From inflammation to renal fibrosis: A one-way road in autoimmunity?

Autoimmun Rev. 2024 Apr;23(4):103466. doi: 10.1016/j.autrev.2023.103466. Epub 2023 Oct 15.


Renal fibrosis is now recognized as a main determinant of renal pathology to include chronic kidney disease. Deposition of pathological matrix in the walls of glomerular capillaries, the interstitial space, and around arterioles predicts and contributes to the functional demise of the nephron and its surrounding vasculature. The recent identification of the major cell populations of fibroblast precursors in the kidney interstitium such as pericytes and tissue-resident mesenchymal stem cells, or bone-marrow-derived macrophages, and in the glomerulus such as podocytes, parietal epithelial and mesangial cells, has enabled the study of the fibrogenic process thought the lens of involved immunological pathways. Besides, a growing body of evidence is supporting the role of the lymphatic system in modulating the immunological response potentially leading to inflammation and ultimately renal damage. These notions have moved our understanding of renal fibrosis to be recognized as a clinical entity and new main player in autoimmunity, impacting directly the management of patients.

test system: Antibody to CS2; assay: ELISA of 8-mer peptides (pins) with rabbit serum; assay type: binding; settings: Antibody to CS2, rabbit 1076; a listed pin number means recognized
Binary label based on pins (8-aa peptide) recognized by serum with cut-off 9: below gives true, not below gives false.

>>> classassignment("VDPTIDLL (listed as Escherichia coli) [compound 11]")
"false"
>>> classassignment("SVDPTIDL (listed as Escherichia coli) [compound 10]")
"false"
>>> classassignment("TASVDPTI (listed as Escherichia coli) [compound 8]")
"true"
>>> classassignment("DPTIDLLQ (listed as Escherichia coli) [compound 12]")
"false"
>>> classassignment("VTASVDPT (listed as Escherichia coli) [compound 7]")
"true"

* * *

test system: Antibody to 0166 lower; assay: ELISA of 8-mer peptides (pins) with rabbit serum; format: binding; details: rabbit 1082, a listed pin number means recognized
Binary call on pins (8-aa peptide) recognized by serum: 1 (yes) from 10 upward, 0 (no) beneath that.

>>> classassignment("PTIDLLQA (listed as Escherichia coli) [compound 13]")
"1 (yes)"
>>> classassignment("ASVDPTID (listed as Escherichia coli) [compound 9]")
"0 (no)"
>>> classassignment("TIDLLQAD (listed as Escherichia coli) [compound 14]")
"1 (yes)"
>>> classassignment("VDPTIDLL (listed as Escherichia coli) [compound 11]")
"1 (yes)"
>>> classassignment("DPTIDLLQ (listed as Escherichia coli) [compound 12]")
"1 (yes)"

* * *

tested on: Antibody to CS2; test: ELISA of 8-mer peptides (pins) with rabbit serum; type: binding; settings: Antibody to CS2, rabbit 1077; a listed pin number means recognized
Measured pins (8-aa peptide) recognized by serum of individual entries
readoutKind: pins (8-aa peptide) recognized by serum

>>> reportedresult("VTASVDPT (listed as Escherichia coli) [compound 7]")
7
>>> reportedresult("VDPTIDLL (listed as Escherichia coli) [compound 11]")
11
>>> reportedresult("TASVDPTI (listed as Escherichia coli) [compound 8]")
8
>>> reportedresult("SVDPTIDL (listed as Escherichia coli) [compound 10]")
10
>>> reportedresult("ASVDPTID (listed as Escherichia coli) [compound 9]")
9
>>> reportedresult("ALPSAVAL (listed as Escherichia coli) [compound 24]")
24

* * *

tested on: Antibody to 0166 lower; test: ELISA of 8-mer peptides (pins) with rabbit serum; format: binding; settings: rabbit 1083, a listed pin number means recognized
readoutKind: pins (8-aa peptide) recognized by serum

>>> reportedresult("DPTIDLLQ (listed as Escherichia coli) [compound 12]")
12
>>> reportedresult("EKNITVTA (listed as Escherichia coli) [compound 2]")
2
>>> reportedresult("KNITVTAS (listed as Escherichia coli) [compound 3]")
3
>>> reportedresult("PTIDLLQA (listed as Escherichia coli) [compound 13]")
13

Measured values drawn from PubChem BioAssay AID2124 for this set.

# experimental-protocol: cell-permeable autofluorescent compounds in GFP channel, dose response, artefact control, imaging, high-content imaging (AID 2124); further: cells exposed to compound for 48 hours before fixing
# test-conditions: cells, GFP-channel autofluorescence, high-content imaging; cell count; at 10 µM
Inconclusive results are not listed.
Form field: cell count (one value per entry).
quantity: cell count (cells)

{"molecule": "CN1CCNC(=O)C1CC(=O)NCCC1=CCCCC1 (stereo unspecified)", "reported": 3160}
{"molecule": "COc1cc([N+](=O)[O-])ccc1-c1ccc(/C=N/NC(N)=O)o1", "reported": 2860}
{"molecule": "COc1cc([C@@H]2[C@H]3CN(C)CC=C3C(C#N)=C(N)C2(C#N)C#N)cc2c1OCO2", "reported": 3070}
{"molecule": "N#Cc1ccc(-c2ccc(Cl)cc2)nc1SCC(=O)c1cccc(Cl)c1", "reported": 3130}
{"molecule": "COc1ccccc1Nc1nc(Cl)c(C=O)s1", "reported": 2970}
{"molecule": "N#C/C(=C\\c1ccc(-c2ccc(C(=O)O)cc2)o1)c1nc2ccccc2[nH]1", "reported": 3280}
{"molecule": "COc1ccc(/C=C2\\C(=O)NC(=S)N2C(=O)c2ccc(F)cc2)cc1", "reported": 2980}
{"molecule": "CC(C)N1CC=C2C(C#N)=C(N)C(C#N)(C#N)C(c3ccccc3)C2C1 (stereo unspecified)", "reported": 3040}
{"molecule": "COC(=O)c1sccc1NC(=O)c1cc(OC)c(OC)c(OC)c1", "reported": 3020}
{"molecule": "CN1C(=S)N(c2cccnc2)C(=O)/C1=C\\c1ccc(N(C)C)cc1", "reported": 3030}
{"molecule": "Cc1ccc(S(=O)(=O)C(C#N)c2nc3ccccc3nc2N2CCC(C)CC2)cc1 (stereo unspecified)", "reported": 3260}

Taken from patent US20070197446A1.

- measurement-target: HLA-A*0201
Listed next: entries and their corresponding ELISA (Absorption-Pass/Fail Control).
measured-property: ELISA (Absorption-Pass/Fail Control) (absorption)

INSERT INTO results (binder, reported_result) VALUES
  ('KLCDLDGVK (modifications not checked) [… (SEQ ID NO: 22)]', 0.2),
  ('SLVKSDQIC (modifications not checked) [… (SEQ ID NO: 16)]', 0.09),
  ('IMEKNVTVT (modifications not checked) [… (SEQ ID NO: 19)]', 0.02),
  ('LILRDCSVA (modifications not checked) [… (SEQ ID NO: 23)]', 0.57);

Keywords: Autoimmunity; Inflammation; Renal fibrosis.

Publication types

  • Review

MeSH terms

  • Animals
  • Autoimmunity* / immunology
  • Fibrosis*
  • Humans
  • Inflammation* / immunology
  • Inflammation* / pathology
  • Kidney / immunology
  • Kidney / pathology
  • Kidney Diseases / immunology
  • Kidney Diseases / pathology